The Magic Café
Username:
Password:
[ Lost Password ]
  [ Forgot Username ]
The Magic Cafe Forum Index » » Food for thought » » Definition of "Magic" (9 Likes) Printer Friendly Version

 Go to page [Previous]  1~2~3..8..13..18..23..26~27~28~29~30..40~41~42 [Next]
tommy
View Profile
Eternal Order
Devil’s Island
16262 Posts

Profile of tommy
I agreed with Whit's deffinition about six pages back and I am always interested in what Whit has to say.

The only problem with the deffinition for me is knowing what it deffines?
To me it defines how magic is created. For the sake of argument I accept that is a definition of magic itself.
If there is a single truth about Magic, it is that nothing on earth so efficiently evades it.

Tommy
chrisrkline
View Profile
Special user
Little Rock
965 Posts

Profile of chrisrkline
I think it is more of a goal of what we want to create. How we create this is further down the road.

If you look over the years on this forum at the "What is magic" threads, many, if not most, people focus on the supposed reaction of the audience to the "supernatural" aspects of the average magic show, and very little on what we do. We all know, or suspect, what we would do if we ran across a real demonstration of magic or psychic phenomenon--"Martha, find the smelling salts!" Many believe that our focus should be to figure out how to bring about this state of mental disorder in our shows. But many want to reinvent the wheel. They don't believe that magicians take it all seriously enough. It is almost as if once we personally think we understand this suposed deep and important "something" happening in the audiences' mind, that we need to develop a whole new way to perform. Because of this, these discussions often devolve into the need to express an understanding of the profundity in magic, ("If magic were real, would I do a card trick?") or into vague ruminations on the connection with our show and the "magic" in the real world. It also leads some to believe that we diminish our show if the audience does not "believe."

Whit seems to ask us to step back, and just look at what we do. He doesn't speculate on what might be happening in the audiences mind, rather, it seems, he looks at successful magicians and routines, looks at the audience and what they really express, and looks for a connection. What connects the goofball street performer in a fedora, the kids magician with the big bow tie, the serious stage performer in a tux, and David Blaine? What connects any of our effects, the ones that have an explicit supernatural component, and the ones that mention silly, made up, laws of physics? Are the audiences' reactions to our "magic" really the same as they would be if they truly experienced a supernatural event? Do we want that as a goal? Whit's whole idea here, if I understand it, is that use deceit to convince people something is true that they know is not true. Both of these are necessary. They must accept the proof and they must know that the conclussion can't be true.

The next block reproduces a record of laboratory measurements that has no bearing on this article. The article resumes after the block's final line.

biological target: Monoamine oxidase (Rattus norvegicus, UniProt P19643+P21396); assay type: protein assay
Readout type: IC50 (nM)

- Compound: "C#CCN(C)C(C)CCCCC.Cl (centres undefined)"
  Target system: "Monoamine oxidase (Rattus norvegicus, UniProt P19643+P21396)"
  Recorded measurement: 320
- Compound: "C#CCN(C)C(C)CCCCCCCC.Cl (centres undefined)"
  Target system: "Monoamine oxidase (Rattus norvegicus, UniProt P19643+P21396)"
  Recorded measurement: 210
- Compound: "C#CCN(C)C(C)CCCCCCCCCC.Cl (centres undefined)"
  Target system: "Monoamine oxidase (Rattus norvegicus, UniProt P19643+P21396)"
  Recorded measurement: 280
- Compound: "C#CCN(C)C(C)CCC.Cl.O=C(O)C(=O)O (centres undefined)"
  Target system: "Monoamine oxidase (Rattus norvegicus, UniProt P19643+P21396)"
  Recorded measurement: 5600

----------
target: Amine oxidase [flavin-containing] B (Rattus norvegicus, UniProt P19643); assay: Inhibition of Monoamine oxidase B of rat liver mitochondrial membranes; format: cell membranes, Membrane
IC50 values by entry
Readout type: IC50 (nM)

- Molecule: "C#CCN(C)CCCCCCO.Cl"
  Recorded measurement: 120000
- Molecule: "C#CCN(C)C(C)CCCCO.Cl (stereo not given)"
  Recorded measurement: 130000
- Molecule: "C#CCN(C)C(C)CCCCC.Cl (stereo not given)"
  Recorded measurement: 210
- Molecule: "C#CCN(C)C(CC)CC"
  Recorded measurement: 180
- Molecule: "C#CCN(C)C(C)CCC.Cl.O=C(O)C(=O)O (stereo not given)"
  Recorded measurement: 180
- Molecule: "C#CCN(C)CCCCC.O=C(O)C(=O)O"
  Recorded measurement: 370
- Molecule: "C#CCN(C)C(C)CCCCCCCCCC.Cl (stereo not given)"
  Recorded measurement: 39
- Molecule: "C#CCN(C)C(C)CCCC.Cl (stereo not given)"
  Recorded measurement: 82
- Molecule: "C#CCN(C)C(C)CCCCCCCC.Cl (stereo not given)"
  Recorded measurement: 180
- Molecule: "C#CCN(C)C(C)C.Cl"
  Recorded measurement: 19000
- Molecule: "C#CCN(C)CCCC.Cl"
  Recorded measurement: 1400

Sounds like a place to start.
Chris
JackScratch
View Profile
Inner circle
2151 Posts

Profile of JackScratch
Why does everyone think an ego is a bad thing?
Josh Riel
View Profile
Inner circle
of hell
1999 Posts

Profile of Josh Riel
While I have nothing of real value to add here , as is not unusual, I would still like to hear Whit Haydn continue, as well as Tommy, Johnathan Townsend and others as well that I have (to my loss)paid less attention to since I first came. This is one of those kinds of discussions that these guys thrive on. Makes for good reading.

May I make a suggestion that if this becomes 2 or more parts that you make another thread? This takes a lot of reading. It's hard to remember where the posts are that you want to reference.
Magic is doing improbable things with odd items that, under normal circumstances, would be unnessecary and quite often undesirable.
Whit Haydn
View Profile
V.I.P.
5449 Posts

Profile of Whit Haydn
A second thread will be lost and separated from this one in a short time.

Since my arguments have to be built one on another, I would rather keep them all in one place. I already feel bad that some important things I said on the Blaine thread are now not on this one.

Tommy: